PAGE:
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Has nothing to do with shoes (despite what TheAdvertisementServer thinks).

!!'''[[http://en.wikipedia.org/wiki/Affirming_the_consequent Affirming the consequent]]''':

:: This claim is most simply put as:

-->If A, then B.\\
B.\\
Therefore, A.

:: It's a fallacy because at no point is it shown that A is the ''only'' possible cause of B; therefore, even if B is true, A can still be false. For example:

-->If my car was Ferrari, it would be able to travel at over a hundred miles per hour.\\
I clocked my car at 101 miles per hour.\\
Therefore, my car is a Ferrari.\\

:: This is popular in conspiracy theories. Here the fallacy is fairly obvious; given the evidence, the car ''might'' be a Ferrari, but it might also be a Bugatti, Lamborghini, or any other model of performance car, since the ability to travel that fast is not unique to Ferraris. Hell, it might even be a Subaru Outback. Note that while this may appear to call all hypothesis / evidence experiments fallacious, they are based on additional evaluations of the likelihood of ''other'' theories, thus establishing that A ''is'' a likely cause of B.

!!'''[[http://en.wikipedia.org/wiki/Denying_the_antecedent Denying the antecedent]]''':

:: The flip side of the above, where you say that because the initial conditions did not happen, the result is impossible.

--> If a person is wearing a hat, they have a head.\\
I am not wearing a hat.\\
Therefore I do not have a head.

:: Note that, by the [[http://en.wikipedia.org/wiki/Contrapositive contrapositive]] rule, these two fallacies are equivalent. For example, you could replace "If a person is wearing a hat, they have a head" by the logically identical statement "If a person has no head, they aren't wearing a hat" to turn the first example of denying the antecedent into an example of affirming the consequent.

!!!Examples:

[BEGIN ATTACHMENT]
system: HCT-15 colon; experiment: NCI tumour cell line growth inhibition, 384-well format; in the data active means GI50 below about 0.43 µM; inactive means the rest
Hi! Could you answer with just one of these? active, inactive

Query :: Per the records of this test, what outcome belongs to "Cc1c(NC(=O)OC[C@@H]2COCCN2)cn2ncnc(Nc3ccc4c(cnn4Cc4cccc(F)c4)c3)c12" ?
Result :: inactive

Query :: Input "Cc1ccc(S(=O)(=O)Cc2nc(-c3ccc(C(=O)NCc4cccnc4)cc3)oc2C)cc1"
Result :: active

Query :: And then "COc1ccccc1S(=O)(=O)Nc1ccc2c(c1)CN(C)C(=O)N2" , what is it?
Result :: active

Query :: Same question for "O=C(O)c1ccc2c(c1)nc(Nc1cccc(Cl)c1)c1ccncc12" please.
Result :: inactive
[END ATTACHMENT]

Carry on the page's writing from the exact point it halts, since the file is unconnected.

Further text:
* In ''WesternAnimation/AmericanDad'', Stan sinks his entire savings to build a rocket for Steve to win a contest.

--> Stan: You gotta spend money to make money.\\
Francine: But you didn't make any money!\\
Stan: So logically, I didn't spend any money! [[NoFourthWall *waves at the camera*]] Goodnight everybody!

* In ''YesPrimeMinister'', Sir Humphrey Appleby explains the fallacy and how foolishly people can fall for it. He demonstrates the illogic of the fallacy by saying:

--> All cats have four legs.\\
My dog has four legs.\\
Therefore my dog is a cat!

!!! Looks like this fallacy but is not:
* Inference to the best explanation. The usual form of scientific reasoning, as well as a lot of Sherlock Holmes' "deductions" (though he's wrong to call them that, since this is a form of ''inductive'' reasoning).
-->B.\\
The best explanation for B would be A.\\
Therefore, A (probably).
** This differs from the Ferrari example above in that it posits a stronger connection between A and B than just A's truth entailing B's; B is actually giving some positive reason to ''prefer'' A over the other possibilities. Also, this form of argument isn't claiming deductive certainty, so the bar is a little lower for it being acceptable.
** Scientific reasoning is frequently attacked by those who understand this fallacy, but not the scientific method, which has the following form:
--> B.\\
A is the best explanation for B, so I will claim "A is the most likely explanation."\\
If A, then C.\\
Therefore, if not C, not A (valid contrapositive).\\
Is C true? Yes? I will increase my confidence that A is the correct explanation.\\
If A, then D.\\
Not D!\\
I must provisionally reject A or modify it to account for D, then continue to seek new information and propose new possible explanations.\\